Warning: This book review contains spoilers for “A Psalm For Lost Girls” by Katie Bayerl. If you don’t like spoilers, click the back button now!
I’m back with another book review, and this time I’m reviewing “A Psalm For Lost Girls” by Katie Bayerl! Here’s a summary so we know what it’s about:
“Tess da Costa is a saint — a hand-to-god, miracle-producing saint. At least that’s what the people in her hometown of New Avon, Massachusetts, seem to believe. And when Tess suddenly and tragically passes away, her small city begins feverishly petitioning the Pope to make Tess’s sainthood official.
Tess’s mother is ecstatic over the fervor, while her sister Callie, the one who knew Tess best, is disgusted – overcome with the feeling that her sister is being stolen from her all over again. The fervor for Tess’s sainthood only grows when Ana Langone, a local girl who’s been missing for six months, is found alive at the foot of one of Tess’s shrines. It’s the final straw for Callie. With the help of Tess’s secret boyfriend Danny, Callie’s determined to prove that Tess was something far more important than a saint; she was her sister, her best friend and a girl in love with a boy. But Callie’s investigation uncovers much more than she bargained for: a hidden diary, old family secrets, and even the disturbing truth behind Ana’s kidnapping.”
This book contains heavy Christian/Catholic themes, discussions of religion that may be uncomfortable to some readers, mentions of murder and sex offenders, and kidnapping. Anyone uncomfortable with this content may want to skip this book.
Character Development: 3 out of 5 stars
The reason I put up a content warning for the Christian/Catholic themes in this book is because various discussions of these themes are very explicit and/or are vital to the plot. Much of the main plot centers around Callie trying to prove to the rest of the town that her sister, Tess, is not a saintly figure, but a regular human. Tess’ character is contested, with revelations in the chapters from Tess’ diary that she’s had sex with Danny (her secret boyfriend) and actually doubts her Christian faith, to Callie and Tess’ mother being incredibly conservative and devoted to her faith, as well as how she and the rest of her family appears in front of the rest of the churchgoers. Characters have discussions whether certain events are miracles, or just a stroke of luck.
This speculation of Tess’ sainthood was both well-executed and poorly-executed. I could see how the miracles and Tess’ appearance of being saintly put a toll on Tess herself mentally and emotionally as revealed in her journal, as well as the other characters, but I don’t know what other development this plot point gave them other than a ton of angst.
However, I think that the grief of how losing Tess affected the characters, when combined with all of the religious speculation, was well-executed. The potential of Tess being a saint brought some hope to some characters, while others, like Callie and Danny, reacted in their own way because they were people that personally knew Tess. I liked reading how the grief of Tess clashed with the huge hopes and beliefs that the other townspeople had in Tess being a potential saint, and how it impacted all of the characters on an emotional level.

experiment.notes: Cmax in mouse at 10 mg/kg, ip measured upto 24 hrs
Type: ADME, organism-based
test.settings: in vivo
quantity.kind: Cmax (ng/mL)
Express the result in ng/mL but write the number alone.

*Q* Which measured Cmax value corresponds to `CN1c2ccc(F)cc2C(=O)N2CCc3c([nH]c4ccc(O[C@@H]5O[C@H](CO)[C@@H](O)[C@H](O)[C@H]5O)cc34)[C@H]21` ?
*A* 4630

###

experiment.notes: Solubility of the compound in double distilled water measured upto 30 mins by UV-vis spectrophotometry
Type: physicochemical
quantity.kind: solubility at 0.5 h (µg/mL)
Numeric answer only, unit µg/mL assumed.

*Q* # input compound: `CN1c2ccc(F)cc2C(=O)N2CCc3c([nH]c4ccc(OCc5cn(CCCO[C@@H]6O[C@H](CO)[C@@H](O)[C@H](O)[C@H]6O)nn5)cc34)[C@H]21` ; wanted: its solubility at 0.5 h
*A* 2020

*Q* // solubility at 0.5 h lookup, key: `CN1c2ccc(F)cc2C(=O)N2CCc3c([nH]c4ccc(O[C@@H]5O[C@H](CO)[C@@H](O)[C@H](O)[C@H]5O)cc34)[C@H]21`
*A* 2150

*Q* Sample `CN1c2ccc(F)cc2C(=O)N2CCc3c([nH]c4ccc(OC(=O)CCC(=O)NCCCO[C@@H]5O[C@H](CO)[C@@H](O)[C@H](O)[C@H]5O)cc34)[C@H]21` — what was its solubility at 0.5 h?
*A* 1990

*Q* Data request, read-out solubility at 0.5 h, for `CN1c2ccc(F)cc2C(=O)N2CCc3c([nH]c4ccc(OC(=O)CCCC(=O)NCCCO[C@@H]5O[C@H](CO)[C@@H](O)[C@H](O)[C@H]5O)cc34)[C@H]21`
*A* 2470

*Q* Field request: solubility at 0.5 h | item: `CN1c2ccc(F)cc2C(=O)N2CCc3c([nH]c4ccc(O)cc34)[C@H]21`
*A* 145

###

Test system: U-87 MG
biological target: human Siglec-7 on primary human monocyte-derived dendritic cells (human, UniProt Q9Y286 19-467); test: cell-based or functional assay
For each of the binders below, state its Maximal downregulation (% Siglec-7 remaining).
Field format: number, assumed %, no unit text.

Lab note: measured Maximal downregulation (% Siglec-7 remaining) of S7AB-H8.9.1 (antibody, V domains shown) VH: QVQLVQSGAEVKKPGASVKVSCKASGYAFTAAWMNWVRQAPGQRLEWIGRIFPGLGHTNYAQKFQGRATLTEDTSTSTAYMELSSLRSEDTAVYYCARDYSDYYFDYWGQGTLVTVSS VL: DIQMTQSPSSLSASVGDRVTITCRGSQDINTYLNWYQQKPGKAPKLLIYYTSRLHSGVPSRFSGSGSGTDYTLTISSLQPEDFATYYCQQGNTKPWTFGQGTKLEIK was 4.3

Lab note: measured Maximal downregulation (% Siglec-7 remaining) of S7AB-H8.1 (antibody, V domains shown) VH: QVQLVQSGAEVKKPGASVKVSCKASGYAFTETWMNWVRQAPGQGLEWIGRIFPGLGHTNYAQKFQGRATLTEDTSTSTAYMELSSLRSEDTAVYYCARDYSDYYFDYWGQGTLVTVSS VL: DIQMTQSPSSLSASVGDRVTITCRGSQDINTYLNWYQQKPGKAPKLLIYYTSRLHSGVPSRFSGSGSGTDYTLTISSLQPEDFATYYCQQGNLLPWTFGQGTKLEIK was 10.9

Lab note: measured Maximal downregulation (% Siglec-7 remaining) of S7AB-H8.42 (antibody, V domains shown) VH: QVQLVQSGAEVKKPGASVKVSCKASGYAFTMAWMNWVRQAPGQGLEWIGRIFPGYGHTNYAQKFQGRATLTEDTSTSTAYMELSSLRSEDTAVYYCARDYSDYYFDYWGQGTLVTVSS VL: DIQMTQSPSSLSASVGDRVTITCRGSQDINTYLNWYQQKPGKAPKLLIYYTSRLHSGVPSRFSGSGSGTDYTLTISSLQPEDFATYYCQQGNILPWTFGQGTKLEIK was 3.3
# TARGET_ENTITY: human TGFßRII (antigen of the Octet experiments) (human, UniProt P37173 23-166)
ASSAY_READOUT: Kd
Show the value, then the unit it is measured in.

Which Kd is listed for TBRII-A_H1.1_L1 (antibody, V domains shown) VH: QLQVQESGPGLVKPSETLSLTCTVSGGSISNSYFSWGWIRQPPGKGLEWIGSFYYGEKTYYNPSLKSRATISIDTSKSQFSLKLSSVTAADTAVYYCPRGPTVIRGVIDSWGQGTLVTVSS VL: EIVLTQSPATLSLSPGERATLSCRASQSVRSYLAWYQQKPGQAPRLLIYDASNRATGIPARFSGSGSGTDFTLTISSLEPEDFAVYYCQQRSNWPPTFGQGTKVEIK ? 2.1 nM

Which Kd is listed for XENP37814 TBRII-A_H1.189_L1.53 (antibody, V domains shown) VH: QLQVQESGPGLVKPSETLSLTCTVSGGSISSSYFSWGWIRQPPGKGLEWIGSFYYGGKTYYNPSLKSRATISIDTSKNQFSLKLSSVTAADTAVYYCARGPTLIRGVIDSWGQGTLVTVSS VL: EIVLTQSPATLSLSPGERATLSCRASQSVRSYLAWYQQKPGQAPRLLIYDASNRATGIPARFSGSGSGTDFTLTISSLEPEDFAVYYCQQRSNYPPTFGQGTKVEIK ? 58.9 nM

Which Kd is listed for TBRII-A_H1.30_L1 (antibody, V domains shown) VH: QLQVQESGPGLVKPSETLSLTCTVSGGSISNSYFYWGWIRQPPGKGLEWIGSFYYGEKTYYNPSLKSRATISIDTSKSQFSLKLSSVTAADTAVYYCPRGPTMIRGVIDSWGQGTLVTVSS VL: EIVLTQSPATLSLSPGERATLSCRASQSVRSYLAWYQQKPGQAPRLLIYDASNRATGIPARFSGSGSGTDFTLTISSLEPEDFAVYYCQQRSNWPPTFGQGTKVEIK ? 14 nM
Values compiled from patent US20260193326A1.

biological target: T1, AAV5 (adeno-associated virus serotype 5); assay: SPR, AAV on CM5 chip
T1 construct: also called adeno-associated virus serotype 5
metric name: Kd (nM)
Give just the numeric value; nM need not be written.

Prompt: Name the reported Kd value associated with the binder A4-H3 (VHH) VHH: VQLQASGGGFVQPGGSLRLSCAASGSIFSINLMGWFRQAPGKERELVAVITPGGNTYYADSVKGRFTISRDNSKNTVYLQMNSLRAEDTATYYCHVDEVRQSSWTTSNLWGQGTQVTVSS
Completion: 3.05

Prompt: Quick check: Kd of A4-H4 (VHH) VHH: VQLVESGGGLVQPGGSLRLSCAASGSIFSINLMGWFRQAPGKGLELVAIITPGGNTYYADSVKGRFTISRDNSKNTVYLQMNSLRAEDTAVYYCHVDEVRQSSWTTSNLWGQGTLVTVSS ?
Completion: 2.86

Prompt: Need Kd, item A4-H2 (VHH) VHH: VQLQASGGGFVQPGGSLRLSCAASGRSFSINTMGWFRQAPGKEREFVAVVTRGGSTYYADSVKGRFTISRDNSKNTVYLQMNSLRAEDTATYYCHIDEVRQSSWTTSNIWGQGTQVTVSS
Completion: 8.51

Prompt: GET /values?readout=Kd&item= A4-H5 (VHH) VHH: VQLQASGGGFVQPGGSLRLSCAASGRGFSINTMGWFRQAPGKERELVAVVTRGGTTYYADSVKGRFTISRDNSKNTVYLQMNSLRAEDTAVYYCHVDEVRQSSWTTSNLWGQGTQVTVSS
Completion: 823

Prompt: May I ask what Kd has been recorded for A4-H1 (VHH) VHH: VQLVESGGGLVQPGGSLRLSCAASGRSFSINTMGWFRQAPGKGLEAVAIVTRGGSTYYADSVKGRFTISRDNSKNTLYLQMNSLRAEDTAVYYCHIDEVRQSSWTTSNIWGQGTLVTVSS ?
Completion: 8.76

Plot Development: 2 out of 5 stars
I felt that the plot’s pace could be better in general. It felt very slow in the middle, only to rush the last third of the book. The main plot too-abruptly shifted from the saintly speculation to figuring out the mystery behind the once-missing-now-found girl, Ana, about halfway through the book. I think this abrupt shift is due to a lack of proper pacing. Had the mystery behind the missing girl been explored more in the first half, rather than constantly focusing on Callie and Tess and Tess’ speculated sainthood, there would be more time to lead up to what really happened behind Ana’s disappearance and it would not feel so rushed.
Romance Development: 1 out of 5 stars
The established previous romance for Tess and Danny was decently-written, but could use more detail their overall relationship. The reader only sees real glimpses of Tess and Danny’s romancing each other in the few diary entries in the book, but they are mostly well-written moments.
I thought that the romance between Callie and Danny was not well-executed. Much of the romantic tension is between Callie’s memories of how she and Tess feel about Danny, and how Danny himself reacts and acts in response. I could sense the love-triangle aspect between the three, but it felt very vague. As for Callie and Danny’s romance, I felt like they were better off as friends rather than pursuing romance, especially since they’re still grieving over the loss of Tess during the events of the book.
Overall, I’m rating this book 2.5 out of 5 stars!
This rating is due to a lack of character development and the badly-executed romance.. I don’t recommend this book for anyone uncomfortable with heavy Christian/Catholic/religious themes, but I do think the book does a good job of exploring the characters and the grief over losing someone close.
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Please note that I won’t be posting any more book reviews until the New Year (2021!), but you can look forward to a couple bonus posts headed your way during this month!